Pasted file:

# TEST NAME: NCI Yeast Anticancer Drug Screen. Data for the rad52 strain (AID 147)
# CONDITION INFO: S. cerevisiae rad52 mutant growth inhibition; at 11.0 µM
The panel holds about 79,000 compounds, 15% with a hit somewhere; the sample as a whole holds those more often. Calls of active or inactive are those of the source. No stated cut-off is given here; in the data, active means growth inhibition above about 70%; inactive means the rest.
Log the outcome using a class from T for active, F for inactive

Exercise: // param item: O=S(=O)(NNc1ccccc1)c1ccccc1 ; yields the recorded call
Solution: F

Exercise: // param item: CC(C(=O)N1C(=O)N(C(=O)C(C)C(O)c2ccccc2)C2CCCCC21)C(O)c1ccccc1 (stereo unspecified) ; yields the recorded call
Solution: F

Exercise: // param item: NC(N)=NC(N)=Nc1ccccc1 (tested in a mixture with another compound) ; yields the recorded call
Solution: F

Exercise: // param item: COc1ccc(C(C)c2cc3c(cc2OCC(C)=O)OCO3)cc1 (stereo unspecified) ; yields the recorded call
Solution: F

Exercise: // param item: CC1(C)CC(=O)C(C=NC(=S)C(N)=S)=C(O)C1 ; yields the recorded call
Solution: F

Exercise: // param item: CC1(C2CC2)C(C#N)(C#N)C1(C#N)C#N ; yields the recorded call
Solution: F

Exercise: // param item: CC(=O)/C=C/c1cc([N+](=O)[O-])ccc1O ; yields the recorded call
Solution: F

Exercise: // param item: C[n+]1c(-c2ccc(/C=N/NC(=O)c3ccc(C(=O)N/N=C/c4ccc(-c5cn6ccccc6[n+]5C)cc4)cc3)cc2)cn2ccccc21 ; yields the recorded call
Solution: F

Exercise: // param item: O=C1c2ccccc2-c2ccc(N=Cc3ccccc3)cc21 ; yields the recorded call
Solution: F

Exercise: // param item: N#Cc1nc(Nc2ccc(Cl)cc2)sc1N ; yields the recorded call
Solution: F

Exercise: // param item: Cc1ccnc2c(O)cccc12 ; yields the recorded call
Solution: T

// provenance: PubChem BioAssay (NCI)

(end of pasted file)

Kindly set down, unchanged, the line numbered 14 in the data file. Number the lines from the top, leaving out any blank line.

Solution: F